Cleopatra VII, reputedly one of the most beautiful women ever to have lived, was the eleventh and last Ptolemy ruler of Egypt. A cunning politician who had co-ruled with her brothers Ptolemy XIII and XIV until the friction grew to the point where she was deposed and exiled.
She returned to Egypt and reclaimed the throne with the aid of Julius Caesar, with whom she had a son. After the death of Caesar, she manipulated his successors, Octavian and Marc Antony. When the tensions between the two Romans erupted into civil war, she threw in with Antony – who lost the war. Finally, in August 30 BCE, as Octavian invaded Egypt and Antony’s troops defected to the winning side, she and Antony each committed suicide – legend has it that Cleopatra provoked an asp (a poisonous snake native to Egypt) into fatally biting her.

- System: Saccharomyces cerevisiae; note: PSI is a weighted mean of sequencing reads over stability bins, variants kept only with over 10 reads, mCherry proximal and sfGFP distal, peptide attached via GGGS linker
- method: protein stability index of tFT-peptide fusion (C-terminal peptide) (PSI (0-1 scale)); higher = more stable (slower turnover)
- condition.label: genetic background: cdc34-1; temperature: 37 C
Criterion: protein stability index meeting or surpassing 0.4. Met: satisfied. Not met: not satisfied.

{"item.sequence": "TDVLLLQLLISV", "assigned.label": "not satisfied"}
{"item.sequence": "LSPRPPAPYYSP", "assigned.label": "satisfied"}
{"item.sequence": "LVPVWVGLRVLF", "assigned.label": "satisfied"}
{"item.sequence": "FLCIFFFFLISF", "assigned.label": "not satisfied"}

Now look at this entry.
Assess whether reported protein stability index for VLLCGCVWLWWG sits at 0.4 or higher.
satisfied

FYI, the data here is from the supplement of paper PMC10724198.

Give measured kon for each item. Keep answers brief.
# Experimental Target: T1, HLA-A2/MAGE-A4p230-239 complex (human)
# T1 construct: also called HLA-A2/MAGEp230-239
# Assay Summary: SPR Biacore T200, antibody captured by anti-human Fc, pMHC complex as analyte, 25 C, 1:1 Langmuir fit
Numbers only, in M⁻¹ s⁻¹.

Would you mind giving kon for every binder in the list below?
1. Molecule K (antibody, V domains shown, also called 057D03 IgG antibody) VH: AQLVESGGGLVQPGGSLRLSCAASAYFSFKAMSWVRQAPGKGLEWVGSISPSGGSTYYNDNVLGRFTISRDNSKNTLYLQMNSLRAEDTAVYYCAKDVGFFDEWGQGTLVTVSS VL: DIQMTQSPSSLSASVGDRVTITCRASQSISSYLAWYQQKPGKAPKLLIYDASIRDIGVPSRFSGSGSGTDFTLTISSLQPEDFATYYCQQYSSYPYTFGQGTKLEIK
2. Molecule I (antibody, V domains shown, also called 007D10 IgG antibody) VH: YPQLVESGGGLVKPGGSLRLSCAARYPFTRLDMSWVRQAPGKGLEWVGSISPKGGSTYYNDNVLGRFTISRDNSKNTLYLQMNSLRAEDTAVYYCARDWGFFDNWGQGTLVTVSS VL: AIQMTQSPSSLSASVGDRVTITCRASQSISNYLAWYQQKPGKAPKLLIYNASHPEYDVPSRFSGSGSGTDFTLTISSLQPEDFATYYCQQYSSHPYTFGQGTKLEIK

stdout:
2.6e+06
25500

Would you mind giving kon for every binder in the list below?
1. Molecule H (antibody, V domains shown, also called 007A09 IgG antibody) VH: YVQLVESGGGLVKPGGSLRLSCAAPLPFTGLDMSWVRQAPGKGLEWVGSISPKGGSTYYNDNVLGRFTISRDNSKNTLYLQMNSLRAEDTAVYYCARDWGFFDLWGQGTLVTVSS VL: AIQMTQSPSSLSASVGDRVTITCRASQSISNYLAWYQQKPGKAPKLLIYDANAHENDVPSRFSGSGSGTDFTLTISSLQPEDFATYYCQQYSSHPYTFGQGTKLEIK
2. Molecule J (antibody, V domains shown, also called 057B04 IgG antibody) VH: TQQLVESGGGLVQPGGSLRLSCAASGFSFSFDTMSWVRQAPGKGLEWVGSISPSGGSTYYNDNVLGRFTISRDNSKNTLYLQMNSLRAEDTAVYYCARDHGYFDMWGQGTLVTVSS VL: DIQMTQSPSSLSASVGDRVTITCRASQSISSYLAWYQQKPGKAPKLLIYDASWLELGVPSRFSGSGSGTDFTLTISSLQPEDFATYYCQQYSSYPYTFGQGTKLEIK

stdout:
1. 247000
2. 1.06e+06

Really, what needs to be said?
Armstrong, Aldrin and Collins took off from the Kennedy Space Center, near Cape Canaveral, Florida, on July 16. Four days later, the lunar landing module, carrying Armstrong and Aldrin, landed on the Moon. They were supposed to take a sleep break, but Armstrong was impatient to walk on the moon – and who could blame him?
It was July 21 (UTC) by the time they began the EVA. They stayed on the lunar surface for about 150 minutes (15 minutes longer than was originally a plan). During this time, the two spoke to President Nixon in the White House, planted an American flag on the Moon, performed a number of scientific experiments and took numerous photographs, all of them now iconic images.
Despite what you may have heard, it is highly unlikely that the landings were faked. I do not believe that they were, and neither does Buzz Aldrin.